Full fly-by-wire

The Apache BUCS concept can be used as a basis for a full fly-by-wire system by not drawing in the push-pull tubes, bellcranks and cables found in the original design.

Now reliability becomes a major design consideration, since jeopardizing the aircraft with any single failure is not permissible. This is usually handled by using triply- or even quadruply-redundant independent systems with some sort of “voting,” so that any system which is out of step with its mates will be ignored.

The control system is said to have “fail-operational” capability; that is, its performance is not degraded by a single failure. Physical separation of the various elements is also important. These considerations are of special concern to designers of combat helicopters. There is obviously a weight saving achieved by eliminating the mechanical elements but the necessity of adding the redundant electronic elements at lea partially reduces the saving.

Sidearm controllers

The recent thinking for such combat helicopters as the Army’s proposed light helicopter, the LHX, is that, for a variety of good reasons, a sidearm controller will replace the cyclic stick and perhaps the collective lever and pedals as well. Using a fly-by-iron system with a sidearm controller does not appear possible because of the detrimental effect any free play — or “slop” — would have in a system moved with small wrist motions instead of large arm-and-leg motions.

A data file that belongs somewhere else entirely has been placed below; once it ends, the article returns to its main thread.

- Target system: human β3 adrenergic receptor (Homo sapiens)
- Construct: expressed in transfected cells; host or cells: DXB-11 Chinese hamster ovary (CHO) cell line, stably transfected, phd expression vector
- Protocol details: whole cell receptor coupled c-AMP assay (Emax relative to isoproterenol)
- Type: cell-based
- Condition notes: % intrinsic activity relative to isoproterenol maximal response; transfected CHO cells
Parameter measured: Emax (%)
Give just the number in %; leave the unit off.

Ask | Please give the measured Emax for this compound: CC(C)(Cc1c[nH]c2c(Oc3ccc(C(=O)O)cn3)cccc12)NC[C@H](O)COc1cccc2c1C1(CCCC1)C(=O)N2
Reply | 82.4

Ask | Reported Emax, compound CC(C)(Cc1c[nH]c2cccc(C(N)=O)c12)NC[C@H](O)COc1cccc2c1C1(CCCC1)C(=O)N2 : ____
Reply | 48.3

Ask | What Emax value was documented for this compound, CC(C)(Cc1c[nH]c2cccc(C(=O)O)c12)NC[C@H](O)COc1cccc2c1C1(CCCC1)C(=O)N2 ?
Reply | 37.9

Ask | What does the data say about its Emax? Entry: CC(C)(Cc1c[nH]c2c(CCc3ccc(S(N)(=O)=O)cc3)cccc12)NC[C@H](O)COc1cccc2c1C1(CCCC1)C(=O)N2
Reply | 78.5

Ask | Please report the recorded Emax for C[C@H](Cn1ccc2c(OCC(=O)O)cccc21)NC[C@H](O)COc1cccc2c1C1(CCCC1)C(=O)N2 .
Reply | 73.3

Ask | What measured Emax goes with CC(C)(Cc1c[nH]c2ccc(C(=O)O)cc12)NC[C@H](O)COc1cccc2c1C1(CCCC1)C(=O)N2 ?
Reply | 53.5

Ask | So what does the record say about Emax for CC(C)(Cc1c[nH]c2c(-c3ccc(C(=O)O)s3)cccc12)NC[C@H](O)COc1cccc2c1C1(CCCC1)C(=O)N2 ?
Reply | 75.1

Sidearm controllers will probably have little or no motion, but be responsive to forces instead. For these reasons, with these devices, it is quite certain that fly-by-wire is the only way to go — or is it?

Fly-by-light

Fly-by-wire can do everything the designer wants. But it might also do something he doesn’t want. During a thunderstorm, the wires might act as antennas and generate transient electrical spikes in response to lightning strikes or even near misses, just as a radio produces static. Radio static might only be annoying, but control static could be downright dangerous. Lightning isn’t the only source of electromagnetic pulses. They can be deliberately generated by sophisticated devices in a combat situation.

To get around this, inventors have developed fly-by-light systems in which a coded series of light pulses traveling through an optical fiber carries the information fro the cockpit controls and other sensors to the computer and then to the actuators.